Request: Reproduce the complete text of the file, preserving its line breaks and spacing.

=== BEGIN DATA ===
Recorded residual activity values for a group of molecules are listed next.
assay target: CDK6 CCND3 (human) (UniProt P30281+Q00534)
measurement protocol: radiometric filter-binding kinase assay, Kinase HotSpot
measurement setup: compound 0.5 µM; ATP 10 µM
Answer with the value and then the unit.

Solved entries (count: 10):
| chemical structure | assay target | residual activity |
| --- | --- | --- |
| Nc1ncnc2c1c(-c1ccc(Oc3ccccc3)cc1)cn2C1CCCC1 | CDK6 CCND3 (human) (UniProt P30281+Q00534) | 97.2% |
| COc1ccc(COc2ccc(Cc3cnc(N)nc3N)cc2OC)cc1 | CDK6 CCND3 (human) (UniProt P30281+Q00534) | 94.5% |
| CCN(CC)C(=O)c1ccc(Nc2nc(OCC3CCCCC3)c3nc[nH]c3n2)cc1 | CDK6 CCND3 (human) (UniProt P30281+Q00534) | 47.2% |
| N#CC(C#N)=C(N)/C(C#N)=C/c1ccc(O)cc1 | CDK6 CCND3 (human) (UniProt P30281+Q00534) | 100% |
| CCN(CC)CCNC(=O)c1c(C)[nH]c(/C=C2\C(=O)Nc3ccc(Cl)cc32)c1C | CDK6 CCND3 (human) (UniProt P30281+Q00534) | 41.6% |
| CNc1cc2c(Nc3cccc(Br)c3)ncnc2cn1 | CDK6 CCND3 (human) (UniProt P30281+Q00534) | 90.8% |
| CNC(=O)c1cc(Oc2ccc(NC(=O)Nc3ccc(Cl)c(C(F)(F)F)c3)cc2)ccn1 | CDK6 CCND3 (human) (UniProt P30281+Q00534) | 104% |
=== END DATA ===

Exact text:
Recorded residual activity values for a group of molecules are listed next.
assay target: CDK6 CCND3 (human) (UniProt P30281+Q00534)
measurement protocol: radiometric filter-binding kinase assay, Kinase HotSpot
measurement setup: compound 0.5 µM; ATP 10 µM
Answer with the value and then the unit.

Solved entries (count: 10):
| chemical structure | assay target | residual activity |
| --- | --- | --- |
| Nc1ncnc2c1c(-c1ccc(Oc3ccccc3)cc1)cn2C1CCCC1 | CDK6 CCND3 (human) (UniProt P30281+Q00534) | 97.2% |
| COc1ccc(COc2ccc(Cc3cnc(N)nc3N)cc2OC)cc1 | CDK6 CCND3 (human) (UniProt P30281+Q00534) | 94.5% |
| CCN(CC)C(=O)c1ccc(Nc2nc(OCC3CCCCC3)c3nc[nH]c3n2)cc1 | CDK6 CCND3 (human) (UniProt P30281+Q00534) | 47.2% |
| N#CC(C#N)=C(N)/C(C#N)=C/c1ccc(O)cc1 | CDK6 CCND3 (human) (UniProt P30281+Q00534) | 100% |
| CCN(CC)CCNC(=O)c1c(C)[nH]c(/C=C2\C(=O)Nc3ccc(Cl)cc32)c1C | CDK6 CCND3 (human) (UniProt P30281+Q00534) | 41.6% |
| CNc1cc2c(Nc3cccc(Br)c3)ncnc2cn1 | CDK6 CCND3 (human) (UniProt P30281+Q00534) | 90.8% |
| CNC(=O)c1cc(Oc2ccc(NC(=O)Nc3ccc(Cl)c(C(F)(F)F)c3)cc2)ccn1 | CDK6 CCND3 (human) (UniProt P30281+Q00534) | 104% |